It’s a Friday night in Adelaide and I’m coming down with a bug. Systemaddicts are headlining, but I miss them and go home to crappy night’s sleep, so serve me right. But let's re-cap...
First up, was a support with the best name I’ve heard in years: Those Magnificent Screaming Bastards.
Bob Dylan once said: “I should have never been successful: I was a fluke” In other words: Music that I write and perform, historically speaking, has never had mass appeal, he explained.
I have to agree with that; art that is intelligent, at times challenging and thoughtful does not generally have mass appeal (with a few exceptions.) KISS, One Direction and The Eagles have all sold mega tonnes of albums. delivered in massive crates (along with packs of Cornflakes) to mega stores, and still play sold-out arenas.
Meanwhile, artists like Ed Kuepper are down the road performing in small clubs, releasing music on their own labels and playing in intimate settings to refined music geeks and fans who like to think about their music.
It was tiny clubs where you could go to see Coltrane, Mingus or, on another level, Dave Van Ronk. It is perfect that we can see Ed in these venues.
The Camelot Lounge is quite a special place. It is a decent live venue in Sydney. So much care and thought has placed into this venue, which also includes the downstairs Django Bar.
It’s like a well-manicured museum - right down to the camel obsession and the food announcements that mimic RSL clubland bingo calls.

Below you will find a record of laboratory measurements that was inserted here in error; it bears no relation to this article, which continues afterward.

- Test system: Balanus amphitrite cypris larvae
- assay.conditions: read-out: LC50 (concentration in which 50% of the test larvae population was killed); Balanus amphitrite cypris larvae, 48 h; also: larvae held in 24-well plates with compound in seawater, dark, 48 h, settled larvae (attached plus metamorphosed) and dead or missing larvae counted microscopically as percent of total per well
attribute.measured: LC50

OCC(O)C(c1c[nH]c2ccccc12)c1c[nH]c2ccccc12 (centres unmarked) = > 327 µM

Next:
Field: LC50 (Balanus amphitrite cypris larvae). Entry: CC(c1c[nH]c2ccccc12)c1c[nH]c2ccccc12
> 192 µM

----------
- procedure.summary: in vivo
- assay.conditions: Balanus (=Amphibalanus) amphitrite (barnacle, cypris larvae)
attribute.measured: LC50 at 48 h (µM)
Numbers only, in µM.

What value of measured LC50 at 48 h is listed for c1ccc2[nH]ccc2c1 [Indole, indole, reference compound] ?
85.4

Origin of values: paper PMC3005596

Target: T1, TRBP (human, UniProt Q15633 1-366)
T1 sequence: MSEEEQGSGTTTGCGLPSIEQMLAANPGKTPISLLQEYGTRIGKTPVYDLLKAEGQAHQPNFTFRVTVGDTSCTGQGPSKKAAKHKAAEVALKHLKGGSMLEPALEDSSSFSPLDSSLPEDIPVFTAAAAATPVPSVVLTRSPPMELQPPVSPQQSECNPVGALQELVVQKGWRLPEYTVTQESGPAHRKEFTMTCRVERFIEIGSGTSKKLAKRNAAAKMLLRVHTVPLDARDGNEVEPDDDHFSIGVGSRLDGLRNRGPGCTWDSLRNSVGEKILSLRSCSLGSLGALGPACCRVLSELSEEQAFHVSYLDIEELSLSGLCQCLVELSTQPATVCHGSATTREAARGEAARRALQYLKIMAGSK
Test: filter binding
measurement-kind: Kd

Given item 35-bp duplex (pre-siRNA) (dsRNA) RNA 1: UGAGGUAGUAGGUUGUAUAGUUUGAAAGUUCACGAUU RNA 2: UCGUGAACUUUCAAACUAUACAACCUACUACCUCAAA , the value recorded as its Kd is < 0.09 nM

“No 67 your pizza ready and that rhymes with heaven” is quaint, and annoying at the same time: that said the booze is a good price. Places like this are truly a godsend.
Nick Spaulding photo
Everyone, it seems, has seen The Buzzcocks. Usually many times. Why?
The old songs always bring a smile or a rueful thrash as we contemplate our ghastly mistakes in love, and our splattergun rage at … the way things are. Dammit.
The Mummies in full flight. Shona Ross photo
The Mummies in Australia? No fucking way! Hard to believe, but true. A hit-and-run visit spanning three states in less than a week (with a stop-off in New Zealand on the way home) admittedly but a tour, nonetheless.
The Mummies were The Shit in garage rock in the late 1980s. Conceived as the ultimate anti-band by Trent Ruane (organ, vocals), Maz Kattuah (bass), Larry Winther (guitar) and Russell Quan (drums), they were a lynchpin of San Francisco’s lo-fi scene. Emerging from their tomb sporadically in the ‘90s and ‘00s, they’re renowned for being the band that gave the then very hip SubPop label the finger when refusal to sign was a death-wish. They have made no-frills Budget Rock an art-form.
Sunn0))) holds court: Tomway Armie photo
It’s one of the last couple of nights of the Festival and Fringe; Womad is grooving away in Botanic Park, hipsters are growing beards, diners are admiring themselves and magician James Hessler is befuddling everyone else. Crowds are flocking like pigeons in one of Godspeed (etc)’s fillums.
Over at Thebarton, we pick up the tickets and plunk ourselves outside the door. The beefy bouncers all wear yellow shirts and clutch industrial strength earmuffs. After about 40 minutes we scurry in, straight to the interior entrance, for another 30 minute wait, and a $12 plastic cup of cider (our last, at that price).
It’s bloody festival time here in Adelaide; the week has been a hot one and between stepping around benighted tourists we’ve been taking extra-long detours around the city in order to get anywhere, cheerfully accepting the extra time and travel because the V8 car race is also on.
Then the weather bureau decided that there would only be a 30 percent chance of any rain. Parking the car the heavens opened in what is a sort of minor subtropical hissy fit, and I get drenched.